5.2     The Defendant denies that its servant injured the Plaintiff, but contends that the Plaintiff was injured when he fell on his own tools while running away from the Defendant's servant/agents.

5.3    The evidence which was given by the Defendant, particularly the testimony of Emmanuel Mwatseteza, Thenison Kantuwanje and Wisikesi Guzumu is to the effect that the Plaintiff did not fall on any of his tools.

5.4     It is only Jackson Kholoche who testified that the Plaintiff fell on a shovel which he had carried while running away.

5.5    Mr. Kholoche's testimony is suspicious considering that the shovel which the Plaintiff to have fallen on is said to have been very sharp and facing upward but the Plaintiff only got injured on the eye.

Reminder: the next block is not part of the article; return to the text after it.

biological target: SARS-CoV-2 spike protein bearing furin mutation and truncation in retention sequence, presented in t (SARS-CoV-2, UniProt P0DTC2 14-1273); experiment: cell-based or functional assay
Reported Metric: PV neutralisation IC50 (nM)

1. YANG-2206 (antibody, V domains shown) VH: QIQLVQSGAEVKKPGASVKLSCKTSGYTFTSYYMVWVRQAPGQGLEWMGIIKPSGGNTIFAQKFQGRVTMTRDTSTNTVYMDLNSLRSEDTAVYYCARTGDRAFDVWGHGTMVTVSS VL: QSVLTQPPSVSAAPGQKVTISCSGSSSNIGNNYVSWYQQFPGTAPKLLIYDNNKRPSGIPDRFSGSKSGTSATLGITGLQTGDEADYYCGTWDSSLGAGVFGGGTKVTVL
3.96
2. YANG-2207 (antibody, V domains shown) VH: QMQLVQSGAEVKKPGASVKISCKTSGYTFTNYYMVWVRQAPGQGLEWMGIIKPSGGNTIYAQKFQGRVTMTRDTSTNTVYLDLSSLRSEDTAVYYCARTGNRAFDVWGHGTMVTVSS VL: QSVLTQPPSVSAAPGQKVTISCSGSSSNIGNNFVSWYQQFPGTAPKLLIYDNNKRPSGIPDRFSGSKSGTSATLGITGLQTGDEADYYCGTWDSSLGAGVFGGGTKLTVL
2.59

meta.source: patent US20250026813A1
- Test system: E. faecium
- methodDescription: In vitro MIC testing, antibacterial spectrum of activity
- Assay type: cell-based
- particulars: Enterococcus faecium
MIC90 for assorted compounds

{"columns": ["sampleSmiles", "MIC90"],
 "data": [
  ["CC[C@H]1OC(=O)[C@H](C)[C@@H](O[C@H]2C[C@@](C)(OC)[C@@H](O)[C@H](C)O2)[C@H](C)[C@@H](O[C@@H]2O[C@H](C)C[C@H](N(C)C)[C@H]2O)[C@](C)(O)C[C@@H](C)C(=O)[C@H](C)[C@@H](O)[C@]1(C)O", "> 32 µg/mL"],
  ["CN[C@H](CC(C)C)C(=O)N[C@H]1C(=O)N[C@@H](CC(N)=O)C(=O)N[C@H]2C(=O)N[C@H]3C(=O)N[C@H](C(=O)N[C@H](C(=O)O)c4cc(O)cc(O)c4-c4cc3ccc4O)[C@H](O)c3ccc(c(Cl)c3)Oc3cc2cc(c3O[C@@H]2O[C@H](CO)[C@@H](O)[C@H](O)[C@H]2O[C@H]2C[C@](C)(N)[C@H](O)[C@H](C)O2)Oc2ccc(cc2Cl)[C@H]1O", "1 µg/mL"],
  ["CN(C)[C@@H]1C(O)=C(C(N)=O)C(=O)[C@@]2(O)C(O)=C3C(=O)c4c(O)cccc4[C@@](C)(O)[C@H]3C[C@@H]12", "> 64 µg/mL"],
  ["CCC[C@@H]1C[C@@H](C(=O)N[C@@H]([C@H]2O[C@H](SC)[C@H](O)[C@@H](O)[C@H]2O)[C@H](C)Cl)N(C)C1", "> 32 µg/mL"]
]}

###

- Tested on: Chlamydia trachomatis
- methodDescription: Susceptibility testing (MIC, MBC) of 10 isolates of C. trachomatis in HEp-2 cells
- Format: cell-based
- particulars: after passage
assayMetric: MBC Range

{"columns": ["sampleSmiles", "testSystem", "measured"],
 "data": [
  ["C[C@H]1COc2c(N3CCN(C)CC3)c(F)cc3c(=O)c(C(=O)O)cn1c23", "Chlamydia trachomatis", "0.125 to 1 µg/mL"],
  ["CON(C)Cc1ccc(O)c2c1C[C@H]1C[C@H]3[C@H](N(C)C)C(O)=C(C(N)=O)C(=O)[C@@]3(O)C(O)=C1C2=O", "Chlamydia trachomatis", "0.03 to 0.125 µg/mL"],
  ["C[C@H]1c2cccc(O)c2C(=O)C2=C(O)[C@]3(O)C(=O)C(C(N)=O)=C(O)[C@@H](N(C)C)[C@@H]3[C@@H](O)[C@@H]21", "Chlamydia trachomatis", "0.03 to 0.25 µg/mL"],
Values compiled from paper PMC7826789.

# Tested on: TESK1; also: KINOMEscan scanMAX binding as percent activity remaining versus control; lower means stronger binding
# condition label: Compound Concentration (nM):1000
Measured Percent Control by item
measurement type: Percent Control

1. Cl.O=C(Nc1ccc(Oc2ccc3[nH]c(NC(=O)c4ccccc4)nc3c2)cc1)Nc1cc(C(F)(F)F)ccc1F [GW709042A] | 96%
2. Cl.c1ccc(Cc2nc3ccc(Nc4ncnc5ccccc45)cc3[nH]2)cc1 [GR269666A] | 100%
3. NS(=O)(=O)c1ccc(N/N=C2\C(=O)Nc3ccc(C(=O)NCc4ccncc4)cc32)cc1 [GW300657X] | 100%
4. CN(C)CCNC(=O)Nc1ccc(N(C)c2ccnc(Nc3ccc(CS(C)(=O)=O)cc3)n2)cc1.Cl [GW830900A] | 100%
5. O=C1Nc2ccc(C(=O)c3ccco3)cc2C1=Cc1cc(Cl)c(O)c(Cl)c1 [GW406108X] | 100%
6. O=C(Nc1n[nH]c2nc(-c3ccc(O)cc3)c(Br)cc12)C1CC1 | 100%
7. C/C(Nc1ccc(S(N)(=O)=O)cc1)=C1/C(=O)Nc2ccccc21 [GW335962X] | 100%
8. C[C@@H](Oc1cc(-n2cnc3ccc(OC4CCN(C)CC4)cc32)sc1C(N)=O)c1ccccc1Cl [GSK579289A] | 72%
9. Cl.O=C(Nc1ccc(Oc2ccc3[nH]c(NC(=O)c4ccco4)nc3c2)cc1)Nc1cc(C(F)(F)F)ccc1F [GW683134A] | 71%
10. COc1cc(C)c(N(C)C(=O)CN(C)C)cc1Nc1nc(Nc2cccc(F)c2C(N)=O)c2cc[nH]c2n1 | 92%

5.6     If the Plaintiff indeed fell on the shovel as indicated by Mr. Kholoche, one would have expected that the Plaintiff would have sustained some cuts on his face.

5.7     It is therefore our submission that the Defendant's contention that the Plaintiff was injured when he fell on his own tools is not true.

5.8     Since the Plaintiff was not injured by his own tools, the most probable conclusion in the circumstances of the present case is that he was injured by one of the Defendant's servants who were in the

5.9     The Plaintiff testified that while he was running away, he saw one of the Defendant’s guards standing in front of him, who threw a baton stick at him which hit him on the eye as a result of which he fell down.